Gen Comp Endocrinol. Epub Nov Modulation of adrenal steroidogenesis by testosterone in the lizard, Coleonyx elegans. Electronic address: carsiaro rowan.

Author:Arashigis Mecage
Country:Puerto Rico
Language:English (Spanish)
Published (Last):7 October 2017
PDF File Size:19.10 Mb
ePub File Size:6.49 Mb
Price:Free* [*Free Regsitration Required]

Every month, a different herp species will be profiled by three experienced keepers. It can also motivate others to take on a new type of gecko. What got you interested in this species and where did you get your first? How are they set up? Describe your enclosure. What do you find most interesting about them? What do you find to be the biggest challenge? We would love to receive any suggestions about gecko species for future articles. Send those over via our contact form.

After succesfully keeping and breeding E. I was trying to get C. Unfortunately, I found this species to be very rare and hard to get in my region Slovakia, Czech Republic at that time. The only Coleonyx species easy to get in my region are C. So I decided to buy C. I got my first 2 babies of C. These grew up to be 2 males, unfortunately. So later in I obtained from another breeder an adult pair and at that same season I got also my first babies.

I found this species to be quite prolific and easy to raise. In september I came across C. I bought 1 male and 2 females adults and succesfully bred them the next season. Also, in and I bought my first C. My Coleonyx geckos are of 2 different ecological types: C. Hiding places are made of coconut-shells, wood, ceramic flower-pots or plastic boxes covered with lids hole cut in the lid for entrance.

Hiding places are similar to that mentioned previously, but I put also some flat rocks, under which the geckos like to dig their resting places. The rocks are safe from collapsing. I spray one corner of the enclosures times a week. Of course, in each enclosure I put a shallow dish with water. Also, in most enclosures I put a dish with powdered calcium which C.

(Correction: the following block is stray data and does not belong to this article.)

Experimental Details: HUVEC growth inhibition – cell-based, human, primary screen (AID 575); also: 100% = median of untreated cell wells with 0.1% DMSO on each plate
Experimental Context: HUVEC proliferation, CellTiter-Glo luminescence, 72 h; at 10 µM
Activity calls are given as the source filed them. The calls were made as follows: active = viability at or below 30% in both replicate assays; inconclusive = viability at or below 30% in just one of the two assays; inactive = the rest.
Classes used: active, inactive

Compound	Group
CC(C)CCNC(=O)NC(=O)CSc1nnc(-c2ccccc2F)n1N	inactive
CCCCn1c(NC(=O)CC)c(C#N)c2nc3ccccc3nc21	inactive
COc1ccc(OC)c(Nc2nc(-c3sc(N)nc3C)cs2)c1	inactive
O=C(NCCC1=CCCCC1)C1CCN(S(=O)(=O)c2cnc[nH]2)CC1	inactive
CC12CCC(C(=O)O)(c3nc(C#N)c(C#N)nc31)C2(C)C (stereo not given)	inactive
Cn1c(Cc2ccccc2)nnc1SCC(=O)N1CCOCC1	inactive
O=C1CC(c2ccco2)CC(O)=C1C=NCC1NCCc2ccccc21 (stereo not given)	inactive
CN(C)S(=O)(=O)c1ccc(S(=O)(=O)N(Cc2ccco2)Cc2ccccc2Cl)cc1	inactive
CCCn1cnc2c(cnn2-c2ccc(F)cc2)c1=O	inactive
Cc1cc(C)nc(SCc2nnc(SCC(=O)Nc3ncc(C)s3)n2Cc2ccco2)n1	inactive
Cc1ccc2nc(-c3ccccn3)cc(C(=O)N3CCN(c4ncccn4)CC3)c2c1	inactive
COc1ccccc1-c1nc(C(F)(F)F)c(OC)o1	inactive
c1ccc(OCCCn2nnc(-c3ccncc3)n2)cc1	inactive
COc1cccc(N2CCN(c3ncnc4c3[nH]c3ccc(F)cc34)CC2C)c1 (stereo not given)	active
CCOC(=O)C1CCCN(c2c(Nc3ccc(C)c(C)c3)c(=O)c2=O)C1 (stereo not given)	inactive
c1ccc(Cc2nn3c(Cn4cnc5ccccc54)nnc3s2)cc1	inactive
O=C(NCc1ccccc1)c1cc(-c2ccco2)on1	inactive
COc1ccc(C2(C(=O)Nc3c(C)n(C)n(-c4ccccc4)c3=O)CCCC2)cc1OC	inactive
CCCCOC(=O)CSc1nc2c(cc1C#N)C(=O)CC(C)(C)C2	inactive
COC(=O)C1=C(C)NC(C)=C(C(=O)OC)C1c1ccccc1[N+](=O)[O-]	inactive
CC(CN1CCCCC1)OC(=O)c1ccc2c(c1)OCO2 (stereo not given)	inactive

It is said that it can cause impaction when swallowed by the animal. So far, I had no such case in my geckos. Some of my geckos especially C. On the other hand, I had bad experience with dried Sphagnum moss, which is sometimes used also as a substrate. I tried it for moist hiding places. One of my C. I think the geckos swallowed some sphagnum fibers accidentally during skin shedding.

There are several things I find interesting about Coleonyx geckos. At first, I consider their appearance and movements nice and elegant, mainly when compared to most other eublepharid species. Also, their colors are nice and it is always interesting to watch the color change as the gecko grows from juvenile into adult. One of my favourite reptiles are varanids monitor lizards , but so far I have no adequate space conditions and finances available for keeping some of them.

Especially C. The biggest challenge in my breeding Coleonyx species has been finding the right incubation temperature for the eggs. Especially the percentage of succesful hatching of C. Many babies died in eggs half- or almost fully developed.

These tiny desert jewels are native to the Southwestern deserts of the USA, and can be found hiding under debris during the day or scurrying across roads with their tails arched up over their backs to mimic scorpions after dark. He kept them in his Playmate lunch box along with some of the native soil they were found in. Since Banded Geckos are aggregate and found in small colonies, I house mine together in a gal short glass breeder tank with a screened lid on a pea gravel substrate with artificial succulents, rocks, driftwood, natural looking cave hides, and a water bowl.